Thursday, July 21, 2005

General Philosophy

One more point on Isaac's post below. He writes:
Henry poses an interesting question in this post: what is the effect on the political outlook of economists of solving for the optimal policy all the time? I have the opposite answer than Henry. He seems to think it makes them trust government to much, which is odd, considering that economists are famous for their libertarian instincts. Rather, I think, it makes them skeptical of any policy that emerges from the political process because it diverges from that optimal policy they've solved for in their models. They'd love to endorse a policy, but can't because it's not perfectly optimal.
Half-agreed. Let's consider economics in the Ec 1 sense for a moment. The standard Ec 1 course has two general themes. One is that markets work pretty well: perfect competition and so forth. The other is that markets don't work very well: monopoly, externalities, public goods, etc. Importantly, each of the market failures come with a government solution. You regulate the monopoly, tax a negative externality, have government explicitly provide public goods.

If you stopped after the first half of the course, you'd probably become a libertarian. If you stopped after the second half of the course, you'd probably become a technocrat. But I think both of these responses are wrong. The first doesn't recognize the failings of markets and the second doesn't recognize the failings of government. Markets aren't always efficient and policy isn't always optimal. The failings of government I'm talking about here have nothing to do with price controls or central planning or anything of that sort. Those sorts of "failures" are absolutely considered in the technocrat framework. Rather, I'm talking about the inability of government to separate itself from politics and enact ideal or near-ideal policy. There may also be some doubt as to whether we can formulate ideal policies for the real world.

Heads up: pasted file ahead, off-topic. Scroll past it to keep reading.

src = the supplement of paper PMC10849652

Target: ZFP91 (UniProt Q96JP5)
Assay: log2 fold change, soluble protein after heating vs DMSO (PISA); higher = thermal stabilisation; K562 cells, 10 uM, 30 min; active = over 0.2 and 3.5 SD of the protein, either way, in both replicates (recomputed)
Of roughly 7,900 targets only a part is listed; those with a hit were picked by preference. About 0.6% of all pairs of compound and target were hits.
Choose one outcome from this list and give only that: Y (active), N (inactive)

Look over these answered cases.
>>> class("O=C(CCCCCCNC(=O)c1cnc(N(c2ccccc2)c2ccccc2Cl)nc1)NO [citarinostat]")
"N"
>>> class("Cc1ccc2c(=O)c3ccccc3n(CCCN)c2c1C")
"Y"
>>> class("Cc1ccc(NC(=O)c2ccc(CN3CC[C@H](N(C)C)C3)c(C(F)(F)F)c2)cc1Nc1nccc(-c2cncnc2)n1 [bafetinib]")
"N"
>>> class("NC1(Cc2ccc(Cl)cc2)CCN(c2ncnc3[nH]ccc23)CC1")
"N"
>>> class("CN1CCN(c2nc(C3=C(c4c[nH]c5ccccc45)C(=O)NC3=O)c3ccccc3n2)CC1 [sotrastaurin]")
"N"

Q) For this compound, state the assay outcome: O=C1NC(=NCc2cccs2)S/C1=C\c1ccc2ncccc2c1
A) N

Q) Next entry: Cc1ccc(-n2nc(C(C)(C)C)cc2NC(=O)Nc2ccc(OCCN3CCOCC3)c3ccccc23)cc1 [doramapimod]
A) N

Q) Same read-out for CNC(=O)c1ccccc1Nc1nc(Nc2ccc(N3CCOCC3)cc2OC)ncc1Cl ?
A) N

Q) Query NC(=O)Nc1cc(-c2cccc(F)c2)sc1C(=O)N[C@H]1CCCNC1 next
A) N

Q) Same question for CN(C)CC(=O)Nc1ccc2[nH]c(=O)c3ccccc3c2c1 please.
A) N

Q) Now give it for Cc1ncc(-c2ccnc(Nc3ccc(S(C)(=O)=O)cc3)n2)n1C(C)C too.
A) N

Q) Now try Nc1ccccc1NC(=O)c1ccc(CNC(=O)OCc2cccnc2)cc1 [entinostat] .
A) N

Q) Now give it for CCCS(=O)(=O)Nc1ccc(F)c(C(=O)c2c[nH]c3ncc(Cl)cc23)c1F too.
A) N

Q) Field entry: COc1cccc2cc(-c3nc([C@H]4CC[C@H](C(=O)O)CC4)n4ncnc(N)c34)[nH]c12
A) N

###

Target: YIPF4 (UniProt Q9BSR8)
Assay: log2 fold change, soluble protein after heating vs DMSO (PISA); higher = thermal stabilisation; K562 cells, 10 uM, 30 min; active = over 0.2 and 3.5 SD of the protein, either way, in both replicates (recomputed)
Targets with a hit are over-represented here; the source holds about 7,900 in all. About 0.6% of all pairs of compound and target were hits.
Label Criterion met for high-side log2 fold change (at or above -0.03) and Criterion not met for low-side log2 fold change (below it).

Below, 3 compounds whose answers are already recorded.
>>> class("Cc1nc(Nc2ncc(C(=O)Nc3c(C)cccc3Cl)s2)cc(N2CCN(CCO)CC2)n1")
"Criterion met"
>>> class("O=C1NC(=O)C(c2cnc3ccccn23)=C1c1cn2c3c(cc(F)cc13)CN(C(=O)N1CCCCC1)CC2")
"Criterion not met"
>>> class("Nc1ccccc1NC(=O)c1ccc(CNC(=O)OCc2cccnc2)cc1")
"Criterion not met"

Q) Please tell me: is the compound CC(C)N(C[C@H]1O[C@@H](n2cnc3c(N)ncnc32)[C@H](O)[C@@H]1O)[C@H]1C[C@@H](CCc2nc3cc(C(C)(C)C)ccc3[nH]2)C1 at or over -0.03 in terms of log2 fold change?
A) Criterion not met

So, libertarians and technocrats, step back from your views a bit. Consider the world in its total imperfectness. Use caution when embracing both markets and government policies.

In other news, I've found an airline that claims it can fly me from Budapest to London or Paris for 320 Hungarian forints. 320 Hungarian forints is about $1.50.

(Brad DeLong made this point a while ago, but I can't seem to find a link!)

1 Comments:

Blogger Lawrence said...

"Markets aren't always efficient and policy isn't always optimal. The failings of government I'm talking about here have nothing to do with price controls or central planning or anything of that sort. Those sorts of "failures" are absolutely considered in the technocrat framework. Rather, I'm talking about the inability of government to separate itself from politics and enact ideal or near-ideal policy."

Nicely said. Government can never get outside of itself, it is always government. There is no objective, outside standard to judge government by, but rather it is viewed and judged by the public and, more specifically, the various factions in the public that compete to shape the government policy. That's why government control of economic activity often leads to conflict between the government and a freely functioning civil society - once the government controls the system by which civil society enacts its competion of ideas, then each faction in that civil society no longer feels so free to be critical of the government. This is a point that Friedrich Hayek tried to explain in his book The Road To Serfdom, of which I recently wrote on my own weblog - www.whatIsLiberalism.com

3:57 AM  

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